Monday, October 15, 2007

ON ACTING: The Essentiality of Believing One Can Win

One of the most essential qualities actors/conflictors/characters must have in any scene is a belief in their capacity to win.

Even the pessimists among them are believers in victory; pessimism being a mere self-protecting armor, a disarming ploy.

Pessimists prepare themselves for the pain of engagement by preliminarily assessing a low probability of success; unlike the optimist who fortifies himself with an extraordinarily high possibility of goal achievement; but both are mere tactical choices, not true estimates. Like in horse racing, some horses like to front runners, confidently leading the pack in the early going, whereas others like to initially linger in the back of the pack, playing 'losers' until making their final move toward the front--and the finish line.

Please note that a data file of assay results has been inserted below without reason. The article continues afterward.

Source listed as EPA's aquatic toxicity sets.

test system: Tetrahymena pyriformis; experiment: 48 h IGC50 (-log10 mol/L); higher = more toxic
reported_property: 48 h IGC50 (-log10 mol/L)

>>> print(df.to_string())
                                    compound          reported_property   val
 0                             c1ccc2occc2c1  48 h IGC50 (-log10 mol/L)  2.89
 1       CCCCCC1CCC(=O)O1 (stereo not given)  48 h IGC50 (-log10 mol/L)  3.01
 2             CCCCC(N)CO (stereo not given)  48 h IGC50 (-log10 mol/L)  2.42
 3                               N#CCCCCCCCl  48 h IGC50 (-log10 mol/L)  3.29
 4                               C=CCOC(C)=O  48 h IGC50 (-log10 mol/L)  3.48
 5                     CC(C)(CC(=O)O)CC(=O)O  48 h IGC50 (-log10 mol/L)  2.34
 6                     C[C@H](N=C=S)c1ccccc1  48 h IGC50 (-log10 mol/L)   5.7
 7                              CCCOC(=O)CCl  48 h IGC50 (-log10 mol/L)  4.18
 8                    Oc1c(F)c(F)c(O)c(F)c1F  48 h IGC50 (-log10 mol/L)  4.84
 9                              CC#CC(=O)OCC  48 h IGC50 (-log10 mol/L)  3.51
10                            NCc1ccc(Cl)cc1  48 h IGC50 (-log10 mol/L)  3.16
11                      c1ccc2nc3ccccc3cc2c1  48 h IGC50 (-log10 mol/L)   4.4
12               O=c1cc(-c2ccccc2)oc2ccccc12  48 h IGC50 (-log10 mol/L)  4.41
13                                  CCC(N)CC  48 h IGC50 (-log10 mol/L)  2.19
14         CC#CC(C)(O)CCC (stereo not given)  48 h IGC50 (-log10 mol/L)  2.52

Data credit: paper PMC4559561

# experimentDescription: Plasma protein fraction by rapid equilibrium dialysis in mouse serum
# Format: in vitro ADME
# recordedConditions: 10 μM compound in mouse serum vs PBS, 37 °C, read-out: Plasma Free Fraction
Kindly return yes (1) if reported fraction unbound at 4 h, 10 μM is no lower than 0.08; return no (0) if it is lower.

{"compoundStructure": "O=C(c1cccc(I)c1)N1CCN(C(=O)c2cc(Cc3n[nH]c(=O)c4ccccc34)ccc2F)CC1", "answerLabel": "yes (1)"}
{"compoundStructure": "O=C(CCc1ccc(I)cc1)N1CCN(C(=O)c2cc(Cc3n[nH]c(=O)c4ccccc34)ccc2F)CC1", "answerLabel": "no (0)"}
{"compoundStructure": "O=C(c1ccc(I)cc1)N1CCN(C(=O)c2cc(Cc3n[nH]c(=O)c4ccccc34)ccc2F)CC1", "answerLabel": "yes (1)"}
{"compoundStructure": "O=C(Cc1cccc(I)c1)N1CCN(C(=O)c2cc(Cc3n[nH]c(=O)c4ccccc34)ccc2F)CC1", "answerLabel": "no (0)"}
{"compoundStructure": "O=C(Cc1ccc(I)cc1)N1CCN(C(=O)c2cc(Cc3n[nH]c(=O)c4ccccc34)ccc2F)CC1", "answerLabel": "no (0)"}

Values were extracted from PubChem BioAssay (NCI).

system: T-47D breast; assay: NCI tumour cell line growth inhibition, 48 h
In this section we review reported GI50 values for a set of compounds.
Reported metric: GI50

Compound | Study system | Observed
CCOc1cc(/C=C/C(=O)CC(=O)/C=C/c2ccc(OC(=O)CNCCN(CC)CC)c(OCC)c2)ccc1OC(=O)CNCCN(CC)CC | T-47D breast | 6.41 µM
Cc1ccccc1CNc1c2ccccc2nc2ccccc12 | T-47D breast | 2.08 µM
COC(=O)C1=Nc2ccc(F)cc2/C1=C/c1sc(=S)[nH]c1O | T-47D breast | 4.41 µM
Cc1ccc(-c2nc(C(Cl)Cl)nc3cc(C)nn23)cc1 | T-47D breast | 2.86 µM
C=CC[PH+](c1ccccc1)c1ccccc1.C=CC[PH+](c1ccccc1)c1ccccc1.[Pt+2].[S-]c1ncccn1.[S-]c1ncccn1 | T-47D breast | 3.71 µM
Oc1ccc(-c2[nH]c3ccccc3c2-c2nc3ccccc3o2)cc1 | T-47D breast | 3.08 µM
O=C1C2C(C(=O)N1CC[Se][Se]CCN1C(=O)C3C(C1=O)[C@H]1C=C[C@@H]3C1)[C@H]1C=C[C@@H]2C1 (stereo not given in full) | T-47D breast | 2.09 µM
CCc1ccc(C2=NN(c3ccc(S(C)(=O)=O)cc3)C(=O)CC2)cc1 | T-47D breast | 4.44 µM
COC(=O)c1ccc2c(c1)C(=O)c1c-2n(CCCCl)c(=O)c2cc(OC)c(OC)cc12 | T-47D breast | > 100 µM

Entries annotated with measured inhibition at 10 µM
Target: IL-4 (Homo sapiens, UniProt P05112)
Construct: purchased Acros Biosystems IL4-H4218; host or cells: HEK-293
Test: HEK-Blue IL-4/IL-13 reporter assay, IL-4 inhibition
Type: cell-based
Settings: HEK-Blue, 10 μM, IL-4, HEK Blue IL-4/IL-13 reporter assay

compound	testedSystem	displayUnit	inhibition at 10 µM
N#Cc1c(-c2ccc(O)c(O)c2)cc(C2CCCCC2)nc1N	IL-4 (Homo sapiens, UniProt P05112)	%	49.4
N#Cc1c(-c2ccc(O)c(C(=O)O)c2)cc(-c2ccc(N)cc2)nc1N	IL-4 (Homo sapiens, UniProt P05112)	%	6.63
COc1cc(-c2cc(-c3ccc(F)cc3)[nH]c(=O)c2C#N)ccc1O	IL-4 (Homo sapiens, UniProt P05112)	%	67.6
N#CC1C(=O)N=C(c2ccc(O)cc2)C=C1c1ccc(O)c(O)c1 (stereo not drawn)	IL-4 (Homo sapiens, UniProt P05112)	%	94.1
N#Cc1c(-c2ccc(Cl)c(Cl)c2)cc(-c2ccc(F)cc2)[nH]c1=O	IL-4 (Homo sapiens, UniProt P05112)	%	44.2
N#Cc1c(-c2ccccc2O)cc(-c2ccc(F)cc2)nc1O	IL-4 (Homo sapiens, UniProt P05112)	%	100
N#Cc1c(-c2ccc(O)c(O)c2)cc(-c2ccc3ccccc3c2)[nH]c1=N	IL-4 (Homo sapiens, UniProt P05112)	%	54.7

But what ever the character's tactical style, pessimist or optimist, running back in the pack or out in the lead, both entrants in any scene enter the race believing they have a chance to win. Only a foolish human (or a horse) enters a race sure s/he is going to lose. Ergo; in acting an interesting, honest actor, always enters a scene believing s/he has a chance to win, and believes she has the ability to convince the other person in the scene of her point of view. That's what makes an honest and interesting scene; or race.


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